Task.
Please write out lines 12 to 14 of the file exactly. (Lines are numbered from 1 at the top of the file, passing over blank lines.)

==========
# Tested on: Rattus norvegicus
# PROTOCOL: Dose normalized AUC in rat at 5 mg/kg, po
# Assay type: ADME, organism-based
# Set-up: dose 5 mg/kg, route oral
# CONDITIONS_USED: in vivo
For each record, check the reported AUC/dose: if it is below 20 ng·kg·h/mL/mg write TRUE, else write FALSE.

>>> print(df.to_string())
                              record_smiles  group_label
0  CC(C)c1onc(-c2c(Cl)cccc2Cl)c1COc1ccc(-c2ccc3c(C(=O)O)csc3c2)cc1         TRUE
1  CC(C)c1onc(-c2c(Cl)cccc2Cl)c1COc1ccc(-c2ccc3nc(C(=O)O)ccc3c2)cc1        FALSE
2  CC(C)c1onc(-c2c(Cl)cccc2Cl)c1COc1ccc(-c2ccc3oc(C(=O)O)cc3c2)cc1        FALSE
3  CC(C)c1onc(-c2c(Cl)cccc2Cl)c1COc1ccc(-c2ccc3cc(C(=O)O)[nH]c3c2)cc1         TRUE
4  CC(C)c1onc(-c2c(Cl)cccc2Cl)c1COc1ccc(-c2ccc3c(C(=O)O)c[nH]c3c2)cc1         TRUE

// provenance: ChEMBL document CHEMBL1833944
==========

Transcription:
3  CC(C)c1onc(-c2c(Cl)cccc2Cl)c1COc1ccc(-c2ccc3cc(C(=O)O)[nH]c3c2)cc1         TRUE
4  CC(C)c1onc(-c2c(Cl)cccc2Cl)c1COc1ccc(-c2ccc3c(C(=O)O)c[nH]c3c2)cc1         TRUE

// provenance: ChEMBL document CHEMBL1833944